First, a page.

It is my belief that political activists must cite their philosophical tenets for four reasons. First, tenets form the basis of activists' core beliefs. Next, tenets direct their actions and decisions. Second, knowing their tenets allows me to use critical thinking to assess their beliefs. Lastly, knowing the activists' core beliefs helps me to decide whether I will support their activism.
Political science is its own discipline in university, but all political society is ultimately based in a philosophical principle. Politicians who acknowledge this fact and are able to quote the philosopher on which his or her actions are based are going to have more credibility and increase acceptace of politicians.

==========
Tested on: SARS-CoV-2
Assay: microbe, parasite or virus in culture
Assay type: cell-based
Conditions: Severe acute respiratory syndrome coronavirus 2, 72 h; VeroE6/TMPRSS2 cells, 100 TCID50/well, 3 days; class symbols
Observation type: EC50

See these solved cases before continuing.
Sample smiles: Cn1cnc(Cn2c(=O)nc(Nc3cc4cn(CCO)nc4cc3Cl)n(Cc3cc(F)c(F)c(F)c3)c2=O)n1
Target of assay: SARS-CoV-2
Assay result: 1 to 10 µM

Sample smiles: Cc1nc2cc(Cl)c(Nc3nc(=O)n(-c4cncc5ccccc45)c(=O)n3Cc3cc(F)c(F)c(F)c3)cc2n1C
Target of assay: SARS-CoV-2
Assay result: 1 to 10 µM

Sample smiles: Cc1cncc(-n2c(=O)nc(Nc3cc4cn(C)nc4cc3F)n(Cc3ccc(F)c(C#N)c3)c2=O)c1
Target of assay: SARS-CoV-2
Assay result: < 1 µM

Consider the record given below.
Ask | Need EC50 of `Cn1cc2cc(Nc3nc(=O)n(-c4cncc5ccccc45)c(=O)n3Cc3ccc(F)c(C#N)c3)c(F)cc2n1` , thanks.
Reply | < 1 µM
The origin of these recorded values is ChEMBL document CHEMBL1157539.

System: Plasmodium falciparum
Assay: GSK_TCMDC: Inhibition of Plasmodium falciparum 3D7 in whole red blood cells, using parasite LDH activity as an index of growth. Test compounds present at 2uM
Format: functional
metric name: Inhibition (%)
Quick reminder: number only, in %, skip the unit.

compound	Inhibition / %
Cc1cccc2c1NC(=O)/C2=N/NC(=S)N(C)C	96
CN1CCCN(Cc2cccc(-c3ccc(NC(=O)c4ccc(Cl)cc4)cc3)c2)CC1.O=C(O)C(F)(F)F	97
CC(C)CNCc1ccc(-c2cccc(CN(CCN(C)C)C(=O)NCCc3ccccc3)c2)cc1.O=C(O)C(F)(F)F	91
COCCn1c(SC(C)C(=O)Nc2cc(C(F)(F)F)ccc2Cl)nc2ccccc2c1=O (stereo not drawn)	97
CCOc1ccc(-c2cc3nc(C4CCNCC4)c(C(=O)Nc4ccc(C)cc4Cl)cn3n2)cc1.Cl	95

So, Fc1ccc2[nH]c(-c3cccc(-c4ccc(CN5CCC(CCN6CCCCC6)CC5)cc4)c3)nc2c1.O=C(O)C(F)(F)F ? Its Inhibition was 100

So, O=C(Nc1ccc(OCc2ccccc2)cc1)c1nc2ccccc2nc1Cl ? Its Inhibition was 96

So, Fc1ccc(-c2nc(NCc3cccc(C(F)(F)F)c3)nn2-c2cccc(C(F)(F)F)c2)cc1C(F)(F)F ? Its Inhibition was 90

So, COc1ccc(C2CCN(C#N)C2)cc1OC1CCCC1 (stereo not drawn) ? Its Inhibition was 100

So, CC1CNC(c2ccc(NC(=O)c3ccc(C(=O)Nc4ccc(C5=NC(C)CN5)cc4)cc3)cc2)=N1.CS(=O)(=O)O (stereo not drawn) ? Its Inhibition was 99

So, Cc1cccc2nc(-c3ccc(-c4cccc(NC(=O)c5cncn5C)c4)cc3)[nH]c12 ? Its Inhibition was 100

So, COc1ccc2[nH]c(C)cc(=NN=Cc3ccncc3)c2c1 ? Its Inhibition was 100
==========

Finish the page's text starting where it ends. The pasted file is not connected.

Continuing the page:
I do not believe more political activists should cite philosophical tenets, as Lyndon LaRouche cites Plato. Knowing about ethics and philosophy can be a good thing, but the majority of Americans are not going to be able to connect with something that was said centuries ago, therefore its best to leave them out when speaking formally.
Activism, especially in the modern sense, ultimately leads to far more damage than it helps. Activism using philosophy is detrimental, trying to convince people there is an educated basis for what are often simply opinions. Policy should be based in fact and on scientific studies, rather than the thoughts of a few.
No, more political activists should not cite philosophical tenets, because it would confuse the people. Sometimes politicians just cite Plato and other philosophers to sound intelligent. A meaningful discussion about politics needs to be in a language that we can all understand. Philosophers are helpful, but practical discussions are helpful too.